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Thyroid UK
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Please Help with blood test results as I’m feeling unwell

Hi,

I have secondary hypothyroidism and have had total thyroidectomy two years ago. Have only been prescribed T4 currently on 125 T4.. My GP has written twice to the Endo and he has refused to see me on both occasions as my T4 and TSH are considered normal.

My blood test results

T4 21.24 pmol/L (12-22)

TSH 0.19mU/L (0.27-4.2)

T3 5.23 (3.1-6.8)

B12 - 776 ng/L 197-1999

Ferritin 69 ug/L 13-150

Electrolytes 139 mmol/L 133-146

Vitamin D 115 > 50

Potassium 4.7 mmol/L 3.50-5.3

Liver function

Serum bilirubin level 3 umol/L <21

Plasma 60iu/L 1-35

Serum albumin 37 g/l 34-48

Total protein 72 g/L 60-80

Serum alkaline phosphate 76 u/L 30-130

My symptoms are

Headaches not migraines

Anxiety

Pain in joints and right shoulder

Chest pains

Sometimes confusion of thoughts and slow thoughts

Swelling of eyelids

Fatigue

Lightheaded and dizziness

Any thoughts of why I’m still feeling unwell? Is the problem with my liver? Or is it being on T4 only?

Thanks

13 Replies
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Some don't feel an improvement on levothyroxine - no matter what the endocrinologists may imagine. It is not one size that fits all with regard to thyroid hormones.

It is o.k. for people to sit behind a desk and look at a blood test who has never seen the patient and pronounce you're well because your blood tests are 'in range'.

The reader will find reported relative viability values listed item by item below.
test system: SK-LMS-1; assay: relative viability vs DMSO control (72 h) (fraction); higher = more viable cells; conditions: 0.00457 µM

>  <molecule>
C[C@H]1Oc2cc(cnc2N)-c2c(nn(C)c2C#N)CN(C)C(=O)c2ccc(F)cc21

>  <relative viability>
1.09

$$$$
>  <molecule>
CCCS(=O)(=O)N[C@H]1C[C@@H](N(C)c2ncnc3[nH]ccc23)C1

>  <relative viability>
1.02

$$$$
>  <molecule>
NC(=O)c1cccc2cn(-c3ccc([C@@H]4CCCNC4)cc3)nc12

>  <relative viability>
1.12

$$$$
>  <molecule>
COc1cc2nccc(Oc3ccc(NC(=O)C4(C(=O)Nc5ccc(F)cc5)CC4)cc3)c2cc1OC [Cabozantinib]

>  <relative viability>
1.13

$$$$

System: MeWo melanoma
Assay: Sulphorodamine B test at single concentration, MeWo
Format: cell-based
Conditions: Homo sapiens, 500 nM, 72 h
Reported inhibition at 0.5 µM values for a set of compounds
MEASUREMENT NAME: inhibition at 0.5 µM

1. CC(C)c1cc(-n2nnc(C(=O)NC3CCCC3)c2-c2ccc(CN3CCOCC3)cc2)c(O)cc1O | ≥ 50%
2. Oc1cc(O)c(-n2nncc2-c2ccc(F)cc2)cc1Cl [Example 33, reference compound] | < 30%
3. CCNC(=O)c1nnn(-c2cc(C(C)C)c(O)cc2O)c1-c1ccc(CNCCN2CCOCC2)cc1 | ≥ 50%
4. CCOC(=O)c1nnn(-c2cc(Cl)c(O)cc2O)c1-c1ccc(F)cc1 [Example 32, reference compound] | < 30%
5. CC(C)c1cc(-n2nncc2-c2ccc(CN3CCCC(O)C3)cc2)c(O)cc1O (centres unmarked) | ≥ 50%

If you've been on the same levothyroxine, I'd ask pharmacist to provide from another manufacturer as sometimes it's the fillers/binders within which affect us.

However, the fact that your results look o.k. they have not looked beyond to your clinical symptoms which doctors used to do long before blood tests were introduced. Levothyroxine which is T4 alone has to convert to T3 and you are converting well but if you feel awful you have to look at the fillers/binders in it which might be the cause.

As you have no thyroid gland at all, it would be kind if you could have some T3 (liothyronine) prescribed for you to be added to a reduced T4 as several research departments have found that a combination of T3/T4 has improved patient's wellbeing.

They have no clue about the struggle when no thyroid hormones are produced by our bodies. So, like the thousands on this forum who are forced to source their own in order to recover their health and it is a slow procedure but it is possible. If the 'professionals' aren't interested in relieving clinical symptoms we have no option.

If you wish - you can see a private endocrinologist and if you email Dionne at Thyroiduk she has a list. Email below.

tukadmin@thyroiduk.org

Some hints:-

Always get the very earliest appointment, fasting (you can drink water) and allow a gap of 24 hours between last dose of levo and test and take afterwards.

Take thyroid hormones, usually when we get up with one full glass of water and wait an hour before eating. Food can interfere with the uptake.

Other members will respond re your other blood tests.

Its awful when you don't feel well and doctors don't understand.

thyroiduk.org.uk/tuk/about_...

Reply

Shaw,